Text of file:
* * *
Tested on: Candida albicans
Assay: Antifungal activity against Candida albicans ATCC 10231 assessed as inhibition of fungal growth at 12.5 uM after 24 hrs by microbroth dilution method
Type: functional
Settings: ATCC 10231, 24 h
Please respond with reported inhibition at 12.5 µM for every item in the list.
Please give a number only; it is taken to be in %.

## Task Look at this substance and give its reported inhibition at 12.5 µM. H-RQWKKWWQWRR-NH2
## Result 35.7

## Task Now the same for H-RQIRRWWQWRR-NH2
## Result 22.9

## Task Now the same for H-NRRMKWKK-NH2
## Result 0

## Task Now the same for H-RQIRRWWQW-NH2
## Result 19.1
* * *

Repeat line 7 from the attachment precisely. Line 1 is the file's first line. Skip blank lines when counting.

## Task Look at this substance and give its reported inhibition at 12.5 µM. H-RQWKKWWQWRR-NH2